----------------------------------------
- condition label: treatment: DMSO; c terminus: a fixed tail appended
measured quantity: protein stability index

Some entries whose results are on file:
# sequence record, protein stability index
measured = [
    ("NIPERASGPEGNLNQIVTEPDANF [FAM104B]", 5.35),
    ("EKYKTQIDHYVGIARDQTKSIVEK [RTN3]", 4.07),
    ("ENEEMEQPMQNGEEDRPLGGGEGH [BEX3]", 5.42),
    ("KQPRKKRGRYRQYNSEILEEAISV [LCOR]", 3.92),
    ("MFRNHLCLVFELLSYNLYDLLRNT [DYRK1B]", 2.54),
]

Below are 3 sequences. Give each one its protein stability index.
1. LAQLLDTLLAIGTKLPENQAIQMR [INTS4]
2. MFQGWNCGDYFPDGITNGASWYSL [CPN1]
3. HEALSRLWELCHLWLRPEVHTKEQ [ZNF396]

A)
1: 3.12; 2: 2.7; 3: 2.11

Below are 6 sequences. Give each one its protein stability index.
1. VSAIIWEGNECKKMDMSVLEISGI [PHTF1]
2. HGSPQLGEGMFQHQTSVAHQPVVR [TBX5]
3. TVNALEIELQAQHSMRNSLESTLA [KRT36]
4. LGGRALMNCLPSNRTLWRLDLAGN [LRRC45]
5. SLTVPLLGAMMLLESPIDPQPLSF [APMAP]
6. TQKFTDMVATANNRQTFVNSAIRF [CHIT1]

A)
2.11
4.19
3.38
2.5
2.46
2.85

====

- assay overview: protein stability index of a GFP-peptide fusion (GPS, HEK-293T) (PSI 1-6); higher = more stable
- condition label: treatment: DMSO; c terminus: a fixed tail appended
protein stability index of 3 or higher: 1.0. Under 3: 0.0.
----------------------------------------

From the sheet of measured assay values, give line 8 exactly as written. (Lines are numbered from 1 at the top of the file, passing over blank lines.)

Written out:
    ("ENEEMEQPMQNGEEDRPLGGGEGH [BEX3]", 5.42),